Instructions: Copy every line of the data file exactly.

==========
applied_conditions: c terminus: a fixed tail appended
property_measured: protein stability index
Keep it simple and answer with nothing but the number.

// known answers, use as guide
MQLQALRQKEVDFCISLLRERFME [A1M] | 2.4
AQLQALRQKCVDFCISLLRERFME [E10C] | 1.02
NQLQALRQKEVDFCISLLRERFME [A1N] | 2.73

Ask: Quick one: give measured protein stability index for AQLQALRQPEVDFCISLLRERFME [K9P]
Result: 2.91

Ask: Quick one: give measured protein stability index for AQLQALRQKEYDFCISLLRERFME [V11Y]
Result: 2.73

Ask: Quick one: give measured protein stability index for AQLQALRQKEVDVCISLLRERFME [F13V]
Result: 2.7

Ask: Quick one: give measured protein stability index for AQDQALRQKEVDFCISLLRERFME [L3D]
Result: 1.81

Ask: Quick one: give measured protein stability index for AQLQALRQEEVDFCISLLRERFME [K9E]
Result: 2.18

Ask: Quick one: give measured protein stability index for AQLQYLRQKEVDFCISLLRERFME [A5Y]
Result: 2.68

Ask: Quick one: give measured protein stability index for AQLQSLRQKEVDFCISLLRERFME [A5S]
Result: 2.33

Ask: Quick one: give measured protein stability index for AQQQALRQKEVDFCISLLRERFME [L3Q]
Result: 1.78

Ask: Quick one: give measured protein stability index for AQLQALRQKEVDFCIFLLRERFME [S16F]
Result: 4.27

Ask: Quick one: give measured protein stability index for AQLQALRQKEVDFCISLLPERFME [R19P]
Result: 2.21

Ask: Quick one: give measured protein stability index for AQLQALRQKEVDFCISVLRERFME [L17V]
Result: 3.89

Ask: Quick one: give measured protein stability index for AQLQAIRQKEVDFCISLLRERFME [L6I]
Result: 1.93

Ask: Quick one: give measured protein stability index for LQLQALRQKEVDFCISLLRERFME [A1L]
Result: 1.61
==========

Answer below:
applied_conditions: c terminus: a fixed tail appended
property_measured: protein stability index
Keep it simple and answer with nothing but the number.

// known answers, use as guide
MQLQALRQKEVDFCISLLRERFME [A1M] | 2.4
AQLQALRQKCVDFCISLLRERFME [E10C] | 1.02
NQLQALRQKEVDFCISLLRERFME [A1N] | 2.73

Ask: Quick one: give measured protein stability index for AQLQALRQPEVDFCISLLRERFME [K9P]
Result: 2.91

Ask: Quick one: give measured protein stability index for AQLQALRQKEYDFCISLLRERFME [V11Y]
Result: 2.73

Ask: Quick one: give measured protein stability index for AQLQALRQKEVDVCISLLRERFME [F13V]
Result: 2.7

Ask: Quick one: give measured protein stability index for AQDQALRQKEVDFCISLLRERFME [L3D]
Result: 1.81

Ask: Quick one: give measured protein stability index for AQLQALRQEEVDFCISLLRERFME [K9E]
Result: 2.18

Ask: Quick one: give measured protein stability index for AQLQYLRQKEVDFCISLLRERFME [A5Y]
Result: 2.68

Ask: Quick one: give measured protein stability index for AQLQSLRQKEVDFCISLLRERFME [A5S]
Result: 2.33

Ask: Quick one: give measured protein stability index for AQQQALRQKEVDFCISLLRERFME [L3Q]
Result: 1.78

Ask: Quick one: give measured protein stability index for AQLQALRQKEVDFCIFLLRERFME [S16F]
Result: 4.27

Ask: Quick one: give measured protein stability index for AQLQALRQKEVDFCISLLPERFME [R19P]
Result: 2.21

Ask: Quick one: give measured protein stability index for AQLQALRQKEVDFCISVLRERFME [L17V]
Result: 3.89

Ask: Quick one: give measured protein stability index for AQLQAIRQKEVDFCISLLRERFME [L6I]
Result: 1.93

Ask: Quick one: give measured protein stability index for LQLQALRQKEVDFCISLLRERFME [A1L]
Result: 1.61